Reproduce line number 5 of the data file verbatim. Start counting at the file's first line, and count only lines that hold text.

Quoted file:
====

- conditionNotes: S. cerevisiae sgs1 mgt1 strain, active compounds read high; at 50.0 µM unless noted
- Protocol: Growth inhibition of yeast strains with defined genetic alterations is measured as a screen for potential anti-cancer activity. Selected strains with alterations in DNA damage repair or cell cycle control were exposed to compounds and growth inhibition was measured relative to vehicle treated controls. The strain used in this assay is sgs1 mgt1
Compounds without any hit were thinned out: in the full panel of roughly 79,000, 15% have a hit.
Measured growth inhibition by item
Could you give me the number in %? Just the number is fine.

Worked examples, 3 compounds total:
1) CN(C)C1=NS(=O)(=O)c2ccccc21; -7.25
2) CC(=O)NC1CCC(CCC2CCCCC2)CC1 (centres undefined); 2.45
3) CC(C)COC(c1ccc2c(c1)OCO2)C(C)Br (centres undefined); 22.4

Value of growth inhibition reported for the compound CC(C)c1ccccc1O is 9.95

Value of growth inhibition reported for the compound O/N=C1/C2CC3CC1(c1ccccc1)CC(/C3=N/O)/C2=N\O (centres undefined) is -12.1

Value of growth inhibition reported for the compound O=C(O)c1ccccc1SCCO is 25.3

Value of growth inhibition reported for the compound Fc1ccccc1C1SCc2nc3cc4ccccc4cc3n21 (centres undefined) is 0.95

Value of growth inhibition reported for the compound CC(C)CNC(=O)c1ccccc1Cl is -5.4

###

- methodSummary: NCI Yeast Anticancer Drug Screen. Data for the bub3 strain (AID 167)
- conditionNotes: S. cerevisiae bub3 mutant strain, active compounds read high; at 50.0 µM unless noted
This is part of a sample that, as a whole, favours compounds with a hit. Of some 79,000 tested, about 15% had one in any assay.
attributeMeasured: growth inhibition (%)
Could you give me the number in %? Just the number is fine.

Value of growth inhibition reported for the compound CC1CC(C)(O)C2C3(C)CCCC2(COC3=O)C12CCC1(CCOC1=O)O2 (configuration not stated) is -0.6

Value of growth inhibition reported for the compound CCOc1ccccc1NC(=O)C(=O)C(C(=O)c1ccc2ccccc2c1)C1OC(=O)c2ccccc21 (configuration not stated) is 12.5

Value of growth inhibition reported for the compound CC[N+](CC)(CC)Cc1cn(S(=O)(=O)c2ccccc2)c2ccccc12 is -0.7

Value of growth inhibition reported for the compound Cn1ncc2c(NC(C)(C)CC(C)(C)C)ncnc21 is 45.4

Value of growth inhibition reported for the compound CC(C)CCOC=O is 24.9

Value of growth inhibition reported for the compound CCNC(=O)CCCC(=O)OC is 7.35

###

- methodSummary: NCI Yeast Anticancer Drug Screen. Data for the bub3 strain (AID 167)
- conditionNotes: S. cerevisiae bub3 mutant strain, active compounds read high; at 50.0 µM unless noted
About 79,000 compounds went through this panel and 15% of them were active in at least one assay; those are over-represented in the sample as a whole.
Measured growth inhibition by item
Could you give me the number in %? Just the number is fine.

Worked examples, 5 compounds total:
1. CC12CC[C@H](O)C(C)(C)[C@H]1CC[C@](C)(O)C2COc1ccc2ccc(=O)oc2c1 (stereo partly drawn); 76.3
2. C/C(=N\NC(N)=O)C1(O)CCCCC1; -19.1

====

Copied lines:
Could you give me the number in %? Just the number is fine.